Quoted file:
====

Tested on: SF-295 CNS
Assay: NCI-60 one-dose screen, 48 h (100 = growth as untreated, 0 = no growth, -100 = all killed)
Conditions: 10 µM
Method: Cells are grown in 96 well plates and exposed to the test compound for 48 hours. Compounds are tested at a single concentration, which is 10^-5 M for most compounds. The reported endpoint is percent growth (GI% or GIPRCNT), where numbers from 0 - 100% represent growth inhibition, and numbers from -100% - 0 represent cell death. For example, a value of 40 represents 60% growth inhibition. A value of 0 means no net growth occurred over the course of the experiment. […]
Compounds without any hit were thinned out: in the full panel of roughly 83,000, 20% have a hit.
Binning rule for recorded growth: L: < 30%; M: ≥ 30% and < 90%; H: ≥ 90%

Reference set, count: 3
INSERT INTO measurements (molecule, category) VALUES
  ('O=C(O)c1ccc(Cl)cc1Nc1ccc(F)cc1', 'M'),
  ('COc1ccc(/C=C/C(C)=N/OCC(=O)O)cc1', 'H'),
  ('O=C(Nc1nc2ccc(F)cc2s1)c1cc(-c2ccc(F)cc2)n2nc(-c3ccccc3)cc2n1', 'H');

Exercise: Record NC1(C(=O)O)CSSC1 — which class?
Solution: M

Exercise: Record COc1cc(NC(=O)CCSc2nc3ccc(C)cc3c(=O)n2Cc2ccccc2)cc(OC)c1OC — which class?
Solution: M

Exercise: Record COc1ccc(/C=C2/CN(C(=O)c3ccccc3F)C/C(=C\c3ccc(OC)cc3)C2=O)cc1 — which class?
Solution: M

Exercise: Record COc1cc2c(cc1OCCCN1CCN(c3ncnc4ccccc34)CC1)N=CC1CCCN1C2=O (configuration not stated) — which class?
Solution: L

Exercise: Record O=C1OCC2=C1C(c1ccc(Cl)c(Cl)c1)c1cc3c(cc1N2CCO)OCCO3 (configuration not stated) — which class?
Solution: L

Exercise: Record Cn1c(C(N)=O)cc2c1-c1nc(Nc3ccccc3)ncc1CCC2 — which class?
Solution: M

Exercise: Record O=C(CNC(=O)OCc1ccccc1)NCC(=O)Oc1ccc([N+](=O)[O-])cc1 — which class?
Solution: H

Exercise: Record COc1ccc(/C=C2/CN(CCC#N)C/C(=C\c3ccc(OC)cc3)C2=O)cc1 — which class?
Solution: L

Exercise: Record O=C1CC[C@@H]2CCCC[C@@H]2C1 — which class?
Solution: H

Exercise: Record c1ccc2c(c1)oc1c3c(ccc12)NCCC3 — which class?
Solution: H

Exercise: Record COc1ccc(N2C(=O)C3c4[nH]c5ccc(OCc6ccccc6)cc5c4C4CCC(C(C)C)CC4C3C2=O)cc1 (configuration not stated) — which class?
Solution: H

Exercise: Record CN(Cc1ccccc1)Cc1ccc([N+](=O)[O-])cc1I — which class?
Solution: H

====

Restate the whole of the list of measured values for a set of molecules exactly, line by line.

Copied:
Tested on: SF-295 CNS
Assay: NCI-60 one-dose screen, 48 h (100 = growth as untreated, 0 = no growth, -100 = all killed)
Conditions: 10 µM
Method: Cells are grown in 96 well plates and exposed to the test compound for 48 hours. Compounds are tested at a single concentration, which is 10^-5 M for most compounds. The reported endpoint is percent growth (GI% or GIPRCNT), where numbers from 0 - 100% represent growth inhibition, and numbers from -100% - 0 represent cell death. For example, a value of 40 represents 60% growth inhibition. A value of 0 means no net growth occurred over the course of the experiment. […]
Compounds without any hit were thinned out: in the full panel of roughly 83,000, 20% have a hit.
Binning rule for recorded growth: L: < 30%; M: ≥ 30% and < 90%; H: ≥ 90%

Reference set, count: 3
INSERT INTO measurements (molecule, category) VALUES
  ('O=C(O)c1ccc(Cl)cc1Nc1ccc(F)cc1', 'M'),
  ('COc1ccc(/C=C/C(C)=N/OCC(=O)O)cc1', 'H'),
  ('O=C(Nc1nc2ccc(F)cc2s1)c1cc(-c2ccc(F)cc2)n2nc(-c3ccccc3)cc2n1', 'H');

Exercise: Record NC1(C(=O)O)CSSC1 — which class?
Solution: M

Exercise: Record COc1cc(NC(=O)CCSc2nc3ccc(C)cc3c(=O)n2Cc2ccccc2)cc(OC)c1OC — which class?
Solution: M

Exercise: Record COc1ccc(/C=C2/CN(C(=O)c3ccccc3F)C/C(=C\c3ccc(OC)cc3)C2=O)cc1 — which class?
Solution: M

Exercise: Record COc1cc2c(cc1OCCCN1CCN(c3ncnc4ccccc34)CC1)N=CC1CCCN1C2=O (configuration not stated) — which class?
Solution: L

Exercise: Record O=C1OCC2=C1C(c1ccc(Cl)c(Cl)c1)c1cc3c(cc1N2CCO)OCCO3 (configuration not stated) — which class?
Solution: L

Exercise: Record Cn1c(C(N)=O)cc2c1-c1nc(Nc3ccccc3)ncc1CCC2 — which class?
Solution: M

Exercise: Record O=C(CNC(=O)OCc1ccccc1)NCC(=O)Oc1ccc([N+](=O)[O-])cc1 — which class?
Solution: H

Exercise: Record COc1ccc(/C=C2/CN(CCC#N)C/C(=C\c3ccc(OC)cc3)C2=O)cc1 — which class?
Solution: L

Exercise: Record O=C1CC[C@@H]2CCCC[C@@H]2C1 — which class?
Solution: H

Exercise: Record c1ccc2c(c1)oc1c3c(ccc12)NCCC3 — which class?
Solution: H

Exercise: Record COc1ccc(N2C(=O)C3c4[nH]c5ccc(OCc6ccccc6)cc5c4C4CCC(C(C)C)CC4C3C2=O)cc1 (configuration not stated) — which class?
Solution: H

Exercise: Record CN(Cc1ccccc1)Cc1ccc([N+](=O)[O-])cc1I — which class?
Solution: H